posted on August 20, 2007 08:20
Its fair to say that any band which takes their name from a memorable quote spoken in the movie 'Amadeus' by the Emperor Joseph II about the music of Wolfgang Amadeus Mozart probably doesn't intend to ply their trade with three chord tricks but Tu Meni Notes went far beyond any concept of what a reasonable level of musical proficency is within a band enviroment in their pursuit of a new golden age of instrumental guitar rock.
Formed in Galway by a group of classically trained musicians who were sick and tired of being in a series of bands with slackers who were more interested in the jazz woodbines than the jazz solos, Tu Meni Notes set out to bring back the kind of virtuoso rock that led to, among other things, Deep Purple Live At The Royal Albert Hall, Joe Satriani and Pat Metheny.
The game plan they came up with is worthy of a standing ovation alone. Briefly, once they had formed they went off and rehearsed for two solid years without ever playing a single gig. Two years of 8 hour sessions with a 10 minute tea break grudgingly thrown in. Thats not counting the endless hours of solo rehearsal time the individual members put in to ensure they didn't get shown up at official band rehearsals; a sort of arms race of virtuosity if you will. Not content with that, they drew up a set list of almost impossible to play numbers, the kind of tunes that make your hands cramp or fingers bleed halfway through, and to top it off, when they finally felt they were ready to perform in public they booked themselves into Galway's scruffy mecca of hard rock, Sally Longs, for 8 gigs on consecutive weeks knowing full well that they would be playing to a crowd that knew their guitar rock inside out and would be very vocal in their dismay if the band didn't cut the mustard.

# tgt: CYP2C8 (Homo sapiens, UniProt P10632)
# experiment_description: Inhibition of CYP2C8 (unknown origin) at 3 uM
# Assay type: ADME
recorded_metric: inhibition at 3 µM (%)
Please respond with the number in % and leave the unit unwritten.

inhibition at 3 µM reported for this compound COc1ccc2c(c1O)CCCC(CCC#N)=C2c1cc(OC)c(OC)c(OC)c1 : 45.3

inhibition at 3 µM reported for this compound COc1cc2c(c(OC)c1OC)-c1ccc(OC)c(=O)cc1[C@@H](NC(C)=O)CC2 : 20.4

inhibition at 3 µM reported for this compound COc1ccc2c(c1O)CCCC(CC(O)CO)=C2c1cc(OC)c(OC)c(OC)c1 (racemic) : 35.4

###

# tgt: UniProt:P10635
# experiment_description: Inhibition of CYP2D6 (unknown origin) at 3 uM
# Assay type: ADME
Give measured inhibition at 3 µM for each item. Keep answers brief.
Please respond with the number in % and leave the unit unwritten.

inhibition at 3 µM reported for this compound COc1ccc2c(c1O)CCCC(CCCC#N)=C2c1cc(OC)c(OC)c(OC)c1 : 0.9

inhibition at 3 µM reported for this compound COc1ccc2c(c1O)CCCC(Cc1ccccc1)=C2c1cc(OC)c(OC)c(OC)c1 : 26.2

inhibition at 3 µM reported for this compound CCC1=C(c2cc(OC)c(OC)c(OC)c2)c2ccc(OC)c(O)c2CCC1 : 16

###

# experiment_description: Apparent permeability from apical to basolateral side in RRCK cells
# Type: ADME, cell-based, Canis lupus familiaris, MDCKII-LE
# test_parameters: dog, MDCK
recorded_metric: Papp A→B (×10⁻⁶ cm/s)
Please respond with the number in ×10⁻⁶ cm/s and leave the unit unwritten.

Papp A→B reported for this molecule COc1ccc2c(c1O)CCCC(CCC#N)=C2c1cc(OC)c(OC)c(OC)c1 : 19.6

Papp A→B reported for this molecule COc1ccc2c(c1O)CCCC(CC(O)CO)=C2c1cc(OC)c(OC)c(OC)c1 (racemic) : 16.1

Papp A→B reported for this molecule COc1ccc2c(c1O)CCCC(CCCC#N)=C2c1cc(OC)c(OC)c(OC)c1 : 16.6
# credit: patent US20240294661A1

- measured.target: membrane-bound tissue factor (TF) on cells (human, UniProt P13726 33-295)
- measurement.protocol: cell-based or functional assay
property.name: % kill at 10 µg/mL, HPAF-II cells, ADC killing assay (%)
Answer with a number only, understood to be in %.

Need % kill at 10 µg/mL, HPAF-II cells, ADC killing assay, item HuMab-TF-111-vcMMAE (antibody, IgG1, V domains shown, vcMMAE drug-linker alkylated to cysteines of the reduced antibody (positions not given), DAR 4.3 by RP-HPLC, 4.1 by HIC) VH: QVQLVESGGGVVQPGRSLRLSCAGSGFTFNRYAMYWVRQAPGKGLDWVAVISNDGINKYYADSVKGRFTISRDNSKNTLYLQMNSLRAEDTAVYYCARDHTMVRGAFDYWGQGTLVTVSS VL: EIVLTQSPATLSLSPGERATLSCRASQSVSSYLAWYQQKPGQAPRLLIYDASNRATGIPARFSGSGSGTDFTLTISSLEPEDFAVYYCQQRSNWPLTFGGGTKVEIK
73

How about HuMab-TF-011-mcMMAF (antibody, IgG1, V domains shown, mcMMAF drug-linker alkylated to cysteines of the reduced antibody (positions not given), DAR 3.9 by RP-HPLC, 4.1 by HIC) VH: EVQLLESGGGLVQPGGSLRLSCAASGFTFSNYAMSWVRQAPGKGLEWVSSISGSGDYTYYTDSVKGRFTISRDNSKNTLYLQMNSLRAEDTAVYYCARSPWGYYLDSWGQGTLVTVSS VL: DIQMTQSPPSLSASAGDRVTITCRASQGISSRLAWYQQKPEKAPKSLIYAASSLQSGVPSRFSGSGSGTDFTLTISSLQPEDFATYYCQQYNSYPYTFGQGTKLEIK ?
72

And you know what? Tu Meni Notes rocked the roof off the house. Then, after eight triumphant concerts, they split, the band having imploded under the insane, self generated pressure to deliver razor sharp, note perfect performances night after night. Here is the band at the height of their short but white hot career, tackling the Rach 9 of fusion, Al Di Meola's "Race With The Devil On Spanish Highway".